The Salish Sea was once an ecosystem with abundant wild Pacific salmon that supported fresh and saltwater ecosystems, thriving fisheries and Indigenous cultures. Beginning in the late 1970s, marine survival rates for Chinook, Coho, and steelhead, meaning the number of fish that survive migration from river to ocean and return as adults, mysteriously and sharply declined. Efforts to reduce harvest, restore habitat, and improve hatchery practices have not led to recovery. In partnership with US-based Long Live the Kings, the Pacific Salmon Foundation launched a five-year transboundary effort with more than 60 different entities to understand the interlocking ecosystem factors that were limiting salmon production. The initiatives within the Marine Science Program are based on the culmination of those findings and identification of urgent priority areas for advancing recovery.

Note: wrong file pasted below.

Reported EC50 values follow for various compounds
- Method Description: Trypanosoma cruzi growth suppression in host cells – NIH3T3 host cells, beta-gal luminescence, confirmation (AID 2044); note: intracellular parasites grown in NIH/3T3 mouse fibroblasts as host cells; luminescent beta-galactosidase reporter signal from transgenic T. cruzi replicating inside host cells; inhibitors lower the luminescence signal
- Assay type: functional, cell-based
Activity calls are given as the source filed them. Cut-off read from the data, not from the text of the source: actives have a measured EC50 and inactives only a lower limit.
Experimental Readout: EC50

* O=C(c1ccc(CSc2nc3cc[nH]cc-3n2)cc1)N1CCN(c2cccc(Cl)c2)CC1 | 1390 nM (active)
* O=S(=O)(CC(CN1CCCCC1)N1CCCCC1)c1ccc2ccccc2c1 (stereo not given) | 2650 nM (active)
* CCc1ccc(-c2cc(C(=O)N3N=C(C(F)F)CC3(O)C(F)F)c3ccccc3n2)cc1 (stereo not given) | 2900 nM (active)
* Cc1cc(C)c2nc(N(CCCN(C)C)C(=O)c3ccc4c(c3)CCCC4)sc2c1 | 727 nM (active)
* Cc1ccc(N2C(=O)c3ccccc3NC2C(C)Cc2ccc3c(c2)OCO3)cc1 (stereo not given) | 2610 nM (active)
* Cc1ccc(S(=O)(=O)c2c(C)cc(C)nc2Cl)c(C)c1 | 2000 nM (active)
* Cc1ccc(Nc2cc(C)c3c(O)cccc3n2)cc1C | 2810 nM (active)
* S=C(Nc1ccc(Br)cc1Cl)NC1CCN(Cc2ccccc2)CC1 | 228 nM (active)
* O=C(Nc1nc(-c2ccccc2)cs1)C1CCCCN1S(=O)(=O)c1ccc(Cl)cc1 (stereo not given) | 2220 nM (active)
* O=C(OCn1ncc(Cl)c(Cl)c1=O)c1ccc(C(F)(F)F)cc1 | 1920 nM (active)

Explore our current programs
Resilient Coasts for Salmon
Re-naturalizing shore lines to recover salmon and fend off global warming
The Pacific Salmon Foundation (PSF), together with the British Columbia Conservation Foundation (BCCF), are investigating survival bottlenecks for salmon and steelhead throughout the Salish Sea and Southern BC regions